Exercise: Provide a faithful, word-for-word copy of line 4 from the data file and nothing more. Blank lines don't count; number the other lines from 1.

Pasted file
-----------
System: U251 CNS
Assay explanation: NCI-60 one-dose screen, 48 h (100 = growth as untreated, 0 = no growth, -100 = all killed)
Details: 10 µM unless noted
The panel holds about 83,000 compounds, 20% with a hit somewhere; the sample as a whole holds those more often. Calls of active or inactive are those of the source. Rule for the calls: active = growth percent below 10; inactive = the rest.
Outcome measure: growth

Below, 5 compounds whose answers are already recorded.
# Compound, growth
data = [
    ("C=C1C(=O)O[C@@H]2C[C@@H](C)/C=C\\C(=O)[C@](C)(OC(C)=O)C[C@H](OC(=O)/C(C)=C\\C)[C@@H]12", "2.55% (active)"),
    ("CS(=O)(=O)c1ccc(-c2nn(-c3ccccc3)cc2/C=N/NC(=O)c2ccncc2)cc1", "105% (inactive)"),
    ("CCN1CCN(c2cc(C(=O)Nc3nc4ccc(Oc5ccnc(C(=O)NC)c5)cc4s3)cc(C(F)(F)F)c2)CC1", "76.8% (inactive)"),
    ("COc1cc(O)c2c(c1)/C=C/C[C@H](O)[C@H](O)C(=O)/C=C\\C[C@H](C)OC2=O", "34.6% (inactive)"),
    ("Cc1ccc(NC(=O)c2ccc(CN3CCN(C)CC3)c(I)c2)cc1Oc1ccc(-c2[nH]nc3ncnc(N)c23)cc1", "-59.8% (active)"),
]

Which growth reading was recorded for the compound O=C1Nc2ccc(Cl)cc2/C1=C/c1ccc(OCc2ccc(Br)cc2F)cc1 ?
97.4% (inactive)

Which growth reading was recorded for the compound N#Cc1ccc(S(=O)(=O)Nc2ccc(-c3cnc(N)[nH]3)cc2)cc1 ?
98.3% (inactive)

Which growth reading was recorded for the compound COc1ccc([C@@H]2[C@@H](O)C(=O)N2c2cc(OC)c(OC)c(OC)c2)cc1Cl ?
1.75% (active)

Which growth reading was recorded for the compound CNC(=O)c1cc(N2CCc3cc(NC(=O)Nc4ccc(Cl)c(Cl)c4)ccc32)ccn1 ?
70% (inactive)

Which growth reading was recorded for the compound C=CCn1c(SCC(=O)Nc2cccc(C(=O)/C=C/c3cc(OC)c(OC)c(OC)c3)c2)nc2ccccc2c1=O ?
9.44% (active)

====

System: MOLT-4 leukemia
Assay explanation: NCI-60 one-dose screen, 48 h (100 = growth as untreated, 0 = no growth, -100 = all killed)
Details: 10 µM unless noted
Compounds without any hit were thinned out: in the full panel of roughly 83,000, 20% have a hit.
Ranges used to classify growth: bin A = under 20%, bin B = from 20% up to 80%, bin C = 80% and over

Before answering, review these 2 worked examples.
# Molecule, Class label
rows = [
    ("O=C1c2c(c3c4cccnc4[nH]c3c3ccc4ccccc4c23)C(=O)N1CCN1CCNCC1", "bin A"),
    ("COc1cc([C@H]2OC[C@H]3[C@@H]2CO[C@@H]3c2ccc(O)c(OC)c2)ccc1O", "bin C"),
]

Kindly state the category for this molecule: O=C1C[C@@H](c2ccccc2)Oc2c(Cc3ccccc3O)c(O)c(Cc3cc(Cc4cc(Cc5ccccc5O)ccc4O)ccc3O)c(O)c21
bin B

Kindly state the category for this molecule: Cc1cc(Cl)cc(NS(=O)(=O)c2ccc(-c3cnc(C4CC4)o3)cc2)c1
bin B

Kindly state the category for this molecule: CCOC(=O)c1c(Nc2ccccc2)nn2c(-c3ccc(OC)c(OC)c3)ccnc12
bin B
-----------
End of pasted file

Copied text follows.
The panel holds about 83,000 compounds, 20% with a hit somewhere; the sample as a whole holds those more often. Calls of active or inactive are those of the source. Rule for the calls: active = growth percent below 10; inactive = the rest.